Music streaming startup Guvera stopped operating earlier this month after 9 years of collecting $185 million from investors. Now there are reports that the chief executive and co-founder were on salaries of more than $260,000 while the business made almost zero revenue.
Guvera co-founder Darren Herft was on a salary of $264,000 for his position as chief executive, according to the AFR, while the other founder Claes Loberg was on $300,000.
The startup had lost $81 million in the 2016 financial year off a revenue of just $1.2 million before its much-criticised initial public offering was blocked by the Australian Securities Exchange in June. In 2015, the business also reportedly tried to raise $100 million from equity funds but failed.
But even before the IPO rejection, Guvera had managed to nab $185 million from private investors, many of them everyday folks that saw slick presentations. The company even sponsored the popular Nine Network television show The Voice.
“So many mums and dads have been burned,” Deakin University tax expert Adrian Raftery told the AFR. “It would have been tenfold if the regulators let [the IPO] through.”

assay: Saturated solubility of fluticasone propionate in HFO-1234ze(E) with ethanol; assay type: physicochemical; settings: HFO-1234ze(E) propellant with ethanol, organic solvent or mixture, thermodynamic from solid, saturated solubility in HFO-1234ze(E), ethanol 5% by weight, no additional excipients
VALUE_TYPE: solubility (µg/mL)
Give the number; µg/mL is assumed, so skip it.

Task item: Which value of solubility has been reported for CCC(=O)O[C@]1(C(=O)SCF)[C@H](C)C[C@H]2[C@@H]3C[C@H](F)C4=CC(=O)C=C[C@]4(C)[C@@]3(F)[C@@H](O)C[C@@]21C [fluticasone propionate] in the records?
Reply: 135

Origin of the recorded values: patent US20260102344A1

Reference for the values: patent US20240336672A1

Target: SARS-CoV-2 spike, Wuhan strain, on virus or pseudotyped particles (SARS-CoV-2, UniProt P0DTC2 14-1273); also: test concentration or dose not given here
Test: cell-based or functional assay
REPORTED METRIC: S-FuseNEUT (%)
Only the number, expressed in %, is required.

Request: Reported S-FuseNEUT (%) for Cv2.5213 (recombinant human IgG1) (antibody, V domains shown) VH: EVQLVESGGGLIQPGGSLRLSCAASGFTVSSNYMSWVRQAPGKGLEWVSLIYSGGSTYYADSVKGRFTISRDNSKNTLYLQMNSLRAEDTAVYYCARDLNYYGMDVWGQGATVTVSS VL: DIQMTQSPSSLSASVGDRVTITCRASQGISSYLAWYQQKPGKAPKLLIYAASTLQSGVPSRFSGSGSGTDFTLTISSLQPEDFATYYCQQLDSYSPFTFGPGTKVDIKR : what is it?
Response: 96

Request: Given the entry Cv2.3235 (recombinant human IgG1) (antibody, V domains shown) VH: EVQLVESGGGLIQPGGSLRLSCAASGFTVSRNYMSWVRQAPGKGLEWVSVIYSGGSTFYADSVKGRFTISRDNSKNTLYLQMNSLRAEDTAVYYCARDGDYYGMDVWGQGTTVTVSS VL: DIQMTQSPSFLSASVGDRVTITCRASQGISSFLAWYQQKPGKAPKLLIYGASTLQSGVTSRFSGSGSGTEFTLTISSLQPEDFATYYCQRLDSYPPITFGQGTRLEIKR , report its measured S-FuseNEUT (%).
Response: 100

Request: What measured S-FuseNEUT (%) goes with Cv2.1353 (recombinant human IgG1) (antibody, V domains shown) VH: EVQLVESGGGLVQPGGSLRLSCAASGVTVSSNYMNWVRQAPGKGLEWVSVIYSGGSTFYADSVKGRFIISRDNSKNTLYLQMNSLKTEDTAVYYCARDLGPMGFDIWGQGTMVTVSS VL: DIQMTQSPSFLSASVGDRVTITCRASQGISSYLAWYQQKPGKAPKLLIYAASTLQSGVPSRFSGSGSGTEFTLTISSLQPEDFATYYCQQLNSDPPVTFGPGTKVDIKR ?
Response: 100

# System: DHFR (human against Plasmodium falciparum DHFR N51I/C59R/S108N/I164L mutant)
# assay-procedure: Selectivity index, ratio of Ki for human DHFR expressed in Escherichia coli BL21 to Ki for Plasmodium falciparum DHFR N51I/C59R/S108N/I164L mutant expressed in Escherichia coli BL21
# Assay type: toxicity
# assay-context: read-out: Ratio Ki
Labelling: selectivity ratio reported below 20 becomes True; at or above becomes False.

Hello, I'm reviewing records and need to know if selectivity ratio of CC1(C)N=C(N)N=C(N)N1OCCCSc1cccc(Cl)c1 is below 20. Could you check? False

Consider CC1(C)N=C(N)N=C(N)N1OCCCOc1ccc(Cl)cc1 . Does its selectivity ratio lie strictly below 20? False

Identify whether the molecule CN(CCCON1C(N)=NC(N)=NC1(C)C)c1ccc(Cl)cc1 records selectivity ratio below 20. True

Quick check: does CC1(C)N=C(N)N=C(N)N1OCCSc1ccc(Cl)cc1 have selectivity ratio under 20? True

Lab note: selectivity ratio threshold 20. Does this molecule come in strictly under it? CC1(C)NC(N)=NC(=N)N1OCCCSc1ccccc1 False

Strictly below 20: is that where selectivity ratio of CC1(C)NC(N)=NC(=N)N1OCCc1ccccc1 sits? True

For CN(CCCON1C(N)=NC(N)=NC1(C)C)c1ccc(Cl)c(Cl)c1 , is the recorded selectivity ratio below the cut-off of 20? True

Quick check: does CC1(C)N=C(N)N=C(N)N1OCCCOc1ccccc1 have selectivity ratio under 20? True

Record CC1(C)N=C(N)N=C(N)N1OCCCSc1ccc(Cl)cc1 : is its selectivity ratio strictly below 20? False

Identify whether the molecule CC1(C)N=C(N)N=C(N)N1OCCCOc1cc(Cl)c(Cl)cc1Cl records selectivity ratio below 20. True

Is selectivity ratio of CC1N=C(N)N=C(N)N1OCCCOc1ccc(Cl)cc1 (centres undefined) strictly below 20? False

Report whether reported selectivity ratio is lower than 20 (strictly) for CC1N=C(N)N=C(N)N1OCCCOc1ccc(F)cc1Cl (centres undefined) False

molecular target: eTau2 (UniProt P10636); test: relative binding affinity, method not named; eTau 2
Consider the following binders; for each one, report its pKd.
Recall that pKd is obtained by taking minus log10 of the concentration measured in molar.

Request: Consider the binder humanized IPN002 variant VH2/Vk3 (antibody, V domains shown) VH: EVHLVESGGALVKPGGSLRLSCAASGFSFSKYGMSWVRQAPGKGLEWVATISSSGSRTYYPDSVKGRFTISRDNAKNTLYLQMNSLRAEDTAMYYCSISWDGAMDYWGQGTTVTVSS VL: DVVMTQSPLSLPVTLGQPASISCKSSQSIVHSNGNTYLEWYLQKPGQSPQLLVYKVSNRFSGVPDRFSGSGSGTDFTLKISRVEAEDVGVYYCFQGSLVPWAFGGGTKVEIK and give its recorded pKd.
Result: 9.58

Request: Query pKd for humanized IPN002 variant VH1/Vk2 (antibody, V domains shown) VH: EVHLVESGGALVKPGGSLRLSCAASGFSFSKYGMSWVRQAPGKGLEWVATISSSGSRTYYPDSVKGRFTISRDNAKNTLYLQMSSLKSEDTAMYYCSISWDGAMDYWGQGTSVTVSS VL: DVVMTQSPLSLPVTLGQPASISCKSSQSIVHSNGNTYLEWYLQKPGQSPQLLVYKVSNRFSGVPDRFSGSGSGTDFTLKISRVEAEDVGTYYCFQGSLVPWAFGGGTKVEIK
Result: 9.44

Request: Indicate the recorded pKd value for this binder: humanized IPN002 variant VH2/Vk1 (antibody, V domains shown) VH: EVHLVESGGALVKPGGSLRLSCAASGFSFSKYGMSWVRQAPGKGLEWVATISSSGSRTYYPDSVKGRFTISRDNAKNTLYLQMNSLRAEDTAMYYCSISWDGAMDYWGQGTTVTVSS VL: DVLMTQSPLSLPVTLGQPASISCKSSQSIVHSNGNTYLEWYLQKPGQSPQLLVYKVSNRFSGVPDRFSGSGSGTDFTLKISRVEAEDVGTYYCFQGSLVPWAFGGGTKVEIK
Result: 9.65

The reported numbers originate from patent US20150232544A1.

Atlassian co-founder Mike Cannon-Brookes at the time said the IPO prospectus “terrified” him and Blackbird Ventures founder Niki Scevak called the float “horrifying”.
Herft was also the sole director of private equity business AMMA, which facilitated the investments while pocketing more than $22 million in commissions. AMMA was also underwriting the IPO up to $10 million, but was set to grab 5.75% in commission on any capital Guvera would have raised.
The AFR has told of how self-managed super fund investors were put onto Guvera by their accountants, who in turn received share options and subsidised trips to company events.
Loberg and major investor Steve Porch exited the company this month, which only left Herft as director and forced it to stop operating. In his message to shareholders announcing the shutdown, Herft said that the company held “valuable IP” that could be sold or commercialised, and called for two volunteers to join the board.
At the time of the proposed ASX float, Seek co-founder Paul Bassat was scathing of Guvera.
“Some advisers and entrepreneurs will make a killing but it will be a zero sum game and retail investors will be the losers,” he said on Twitter last year.
“Hopefully markets will be able to distinguish between the crap and the high quality tech companies but risk that whole sector will be harmed.”
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